Marl

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Marl Piece of marl.JPG
Marl
Scala dei Turchi coastal marl formation, southern Sicily Scala dei Turchi panorama.jpg
Scala dei Turchi coastal marl formation, southern Sicily

Marl or marlstone is a carbonate-rich mud or mudstone which contains variable amounts of clays and silt. The term was originally loosely applied to a variety of materials, most of which occur as loose, earthy deposits consisting chiefly of an intimate mixture of clay and calcium carbonate, [1] formed under freshwater conditions. These typically contain 35–65% clay and 65–35% carbonate. [2] [3] The term is today often used to describe indurated marine deposits and lacustrine (lake) sediments which more accurately should be named 'marlstone'. [4]

Contents

Marlstone is an indurated (resists crumbling or powdering) rock of about the same composition as marl, more correctly called an earthy or impure argillaceous limestone. It has a blocky subconchoidal fracture, and is less fissile than shale. [4] The dominant carbonate mineral in most marls is calcite, but other carbonate minerals such as aragonite or dolomite may be present. [5]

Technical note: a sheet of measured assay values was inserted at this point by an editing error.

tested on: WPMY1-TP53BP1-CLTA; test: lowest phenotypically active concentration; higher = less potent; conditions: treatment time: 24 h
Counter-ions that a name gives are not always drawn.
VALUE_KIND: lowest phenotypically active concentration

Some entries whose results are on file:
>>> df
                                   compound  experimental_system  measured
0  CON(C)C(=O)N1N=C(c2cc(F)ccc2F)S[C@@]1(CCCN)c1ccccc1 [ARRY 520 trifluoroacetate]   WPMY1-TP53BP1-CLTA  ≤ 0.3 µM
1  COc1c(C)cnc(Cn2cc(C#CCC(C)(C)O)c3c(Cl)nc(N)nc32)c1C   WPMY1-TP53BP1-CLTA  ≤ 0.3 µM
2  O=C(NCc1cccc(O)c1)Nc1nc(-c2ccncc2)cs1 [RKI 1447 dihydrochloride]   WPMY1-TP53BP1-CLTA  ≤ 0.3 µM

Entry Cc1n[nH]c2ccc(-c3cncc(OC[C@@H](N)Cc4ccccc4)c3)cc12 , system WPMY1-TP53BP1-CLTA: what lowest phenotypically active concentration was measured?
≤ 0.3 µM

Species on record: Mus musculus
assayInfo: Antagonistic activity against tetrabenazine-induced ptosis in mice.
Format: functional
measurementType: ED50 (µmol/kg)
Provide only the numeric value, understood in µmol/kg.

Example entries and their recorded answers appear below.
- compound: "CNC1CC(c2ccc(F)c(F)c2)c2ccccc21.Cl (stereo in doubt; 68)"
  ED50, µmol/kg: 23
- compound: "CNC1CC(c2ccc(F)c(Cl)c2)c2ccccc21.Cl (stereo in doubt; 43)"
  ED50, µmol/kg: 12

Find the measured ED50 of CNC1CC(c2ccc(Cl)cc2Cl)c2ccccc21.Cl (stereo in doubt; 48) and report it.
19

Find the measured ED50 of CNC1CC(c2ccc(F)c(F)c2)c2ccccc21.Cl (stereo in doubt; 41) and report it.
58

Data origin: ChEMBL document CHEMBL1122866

Scheme of the transitional lithotypes from mud (or mudstone) to lime (or limestone), illustrating the definition of marl (marlstone) as a mix of calcium carbonate and clay Marl vs clay & lime EN.PNG
Scheme of the transitional lithotypes from mud (or mudstone) to lime (or limestone), illustrating the definition of marl (marlstone) as a mix of calcium carbonate and clay